The First Art Newspaper on the Net Established in 1996 United States Friday, December 19, 2014


A team of Smithsonian scientists discover new species of carnivore in South America
A man photographs illustrations of an olinguito, the first carnivore animal species to be discovered in the American continents in 35 years, during a press conference announcing the discovery at the Smithsonian Institution in Washington, DC, August 15, 2013. The 2-pound (900 grams) mammal, the smallest member of the raccoon family, mainly eats fruit, insects and nectar, and can be found only in the cloud forests of the northern Andes Mountains in Ecuador and Columbia. AFP PHOTO / Saul LOEB.

By: Kerry Sheridan

WASHINGTON (AFP).- A lap-sized critter that looks like a mix between a raccoon and a teddy bear was unveiled Thursday as the first new carnivore in the Western Hemisphere in 35 years.

Scientists say the olinguito has actually been around for ages, in zoos, museums and in the forests of Ecuador and Colombia, but was mistaken for its larger cousin, the olingo.

A big clue that this tree-crawling animal was something unusual was that it never wanted to breed with the olingo, experts said.

The new species, named Bassaricyon neblina, is now understood to be the smallest member of the same family as raccoons, kinkajous and olingos.

With wide, round eyes and tiny claws that help it cling to branches, the olinguito can jump between trees. It feasts mainly on fruit but also eats insects.

Its discovery, which took a decade of research, is described in the August 15 edition of the journal ZooKeys.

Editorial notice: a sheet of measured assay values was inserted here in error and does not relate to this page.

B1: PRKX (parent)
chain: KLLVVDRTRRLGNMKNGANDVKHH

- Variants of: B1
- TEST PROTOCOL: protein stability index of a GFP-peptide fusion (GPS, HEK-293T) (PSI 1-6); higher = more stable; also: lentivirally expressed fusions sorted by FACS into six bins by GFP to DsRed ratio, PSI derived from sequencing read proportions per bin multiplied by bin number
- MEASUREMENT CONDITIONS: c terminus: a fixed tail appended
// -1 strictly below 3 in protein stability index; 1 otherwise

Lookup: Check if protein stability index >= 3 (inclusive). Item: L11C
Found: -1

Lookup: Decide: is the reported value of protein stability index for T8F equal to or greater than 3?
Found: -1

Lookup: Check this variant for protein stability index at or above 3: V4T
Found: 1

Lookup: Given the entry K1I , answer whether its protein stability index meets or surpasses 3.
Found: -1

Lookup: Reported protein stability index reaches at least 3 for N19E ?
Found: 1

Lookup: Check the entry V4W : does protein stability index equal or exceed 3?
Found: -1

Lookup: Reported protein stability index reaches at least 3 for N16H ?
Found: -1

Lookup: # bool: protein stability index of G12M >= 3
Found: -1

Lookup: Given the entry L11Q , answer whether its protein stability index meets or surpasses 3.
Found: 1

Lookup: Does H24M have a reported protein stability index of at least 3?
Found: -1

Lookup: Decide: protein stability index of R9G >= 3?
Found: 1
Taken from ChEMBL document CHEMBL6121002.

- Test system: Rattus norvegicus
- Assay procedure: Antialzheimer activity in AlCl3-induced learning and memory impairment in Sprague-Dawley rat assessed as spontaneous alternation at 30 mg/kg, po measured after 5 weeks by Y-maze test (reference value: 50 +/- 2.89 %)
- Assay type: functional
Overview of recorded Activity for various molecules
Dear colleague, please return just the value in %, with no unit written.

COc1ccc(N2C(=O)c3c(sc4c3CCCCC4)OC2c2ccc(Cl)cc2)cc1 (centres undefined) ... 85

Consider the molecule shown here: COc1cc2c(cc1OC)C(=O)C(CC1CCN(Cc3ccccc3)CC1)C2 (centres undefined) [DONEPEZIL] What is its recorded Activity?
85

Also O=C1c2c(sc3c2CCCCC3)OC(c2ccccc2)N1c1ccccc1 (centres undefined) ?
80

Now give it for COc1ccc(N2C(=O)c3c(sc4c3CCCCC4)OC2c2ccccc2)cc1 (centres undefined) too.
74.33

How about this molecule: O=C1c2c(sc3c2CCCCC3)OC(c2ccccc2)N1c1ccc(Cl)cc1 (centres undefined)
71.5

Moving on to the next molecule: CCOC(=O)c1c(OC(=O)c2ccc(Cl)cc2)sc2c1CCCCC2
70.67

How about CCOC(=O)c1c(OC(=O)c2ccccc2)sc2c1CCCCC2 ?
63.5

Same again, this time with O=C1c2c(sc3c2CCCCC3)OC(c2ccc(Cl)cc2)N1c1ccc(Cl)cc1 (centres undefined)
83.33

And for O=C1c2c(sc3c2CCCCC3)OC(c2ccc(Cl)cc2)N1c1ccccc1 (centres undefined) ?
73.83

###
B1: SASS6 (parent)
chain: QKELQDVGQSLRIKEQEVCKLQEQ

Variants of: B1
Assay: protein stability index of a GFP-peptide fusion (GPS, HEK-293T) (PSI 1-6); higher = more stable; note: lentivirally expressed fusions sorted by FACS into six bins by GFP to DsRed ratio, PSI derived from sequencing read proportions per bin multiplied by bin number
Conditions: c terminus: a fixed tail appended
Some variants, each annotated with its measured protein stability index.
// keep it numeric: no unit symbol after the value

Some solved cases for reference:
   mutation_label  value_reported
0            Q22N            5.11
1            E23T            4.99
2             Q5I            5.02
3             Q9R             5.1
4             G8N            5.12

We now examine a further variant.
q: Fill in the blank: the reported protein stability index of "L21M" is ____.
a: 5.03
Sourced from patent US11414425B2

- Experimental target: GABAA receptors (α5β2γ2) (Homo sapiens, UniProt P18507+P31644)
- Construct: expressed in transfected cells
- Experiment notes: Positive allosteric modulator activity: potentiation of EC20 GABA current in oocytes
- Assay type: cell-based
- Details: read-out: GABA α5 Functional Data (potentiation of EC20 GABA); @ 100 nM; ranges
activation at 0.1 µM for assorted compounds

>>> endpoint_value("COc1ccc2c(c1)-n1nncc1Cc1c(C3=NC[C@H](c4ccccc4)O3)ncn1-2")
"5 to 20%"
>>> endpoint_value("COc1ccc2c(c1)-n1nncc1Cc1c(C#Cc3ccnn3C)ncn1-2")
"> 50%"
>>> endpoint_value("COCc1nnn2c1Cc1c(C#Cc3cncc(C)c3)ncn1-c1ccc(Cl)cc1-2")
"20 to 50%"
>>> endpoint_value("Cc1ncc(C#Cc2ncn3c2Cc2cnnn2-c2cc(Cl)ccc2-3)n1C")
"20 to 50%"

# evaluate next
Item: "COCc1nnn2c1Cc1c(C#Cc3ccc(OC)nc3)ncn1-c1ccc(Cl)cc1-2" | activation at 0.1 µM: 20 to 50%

As part of the journey, scientists realized that museum specimens of the olinguito had been collected from higher elevations -- 5,000 to 9,000 feet (1,500-2,700 meters) above sea level -- in the Andes Mountains than olingos were known to inhabit.

DNA analysis was also done to differentiate the olinguitos from their cousins.

The olinguito was smaller, with a differently shaped head and teeth. Its orange-brown coat was also longer and denser.

And when researchers took to the South American forests to see if the creatures were still around in the wild, they were not disappointed.

They found plenty of olinguitos in the cloud forests of the western Andes, and noted that the creatures are active at night.

The two-pound (one-kilogram) animals also appear to prefer staying in the trees and have one baby at a time instead of several.

"The cloud forests of the Andes are a world unto themselves, filled with many species found nowhere else, many of them threatened or endangered," said Kristofer Helgen, curator of mammals at the Smithsonian's National Museum of Natural History.

"We hope that the olinguito can serve as an ambassador species for the cloud forests of Ecuador and Colombia, to bring the world's attention to these critical habitats."

Helgen and his fellow researchers on the project estimate that 42 percent of historic olinguito habitat has already been converted to agriculture or urban areas.

There are four sub-species of the olinguito, and they are not being classified as endangered. Experts believe there must be many thousands of them, possibly even in Venezuela and Peru.

At least one olinguito from Colombia was exhibited in several zoos in the United States during the 1960s and 1970s, researchers said.

Back in the 1920s, a zoologist in New York was said to have found the olinguito so unusual that he thought it might be a new species, but he did not publish any research to document the discovery.

"Proving that a species exists and giving it a name is where everything starts," said Helgen.

"This is a beautiful animal, but we know so little about it. How many countries does it live in? What else can we learn about its behavior? What do we need to do to ensure its conservation?"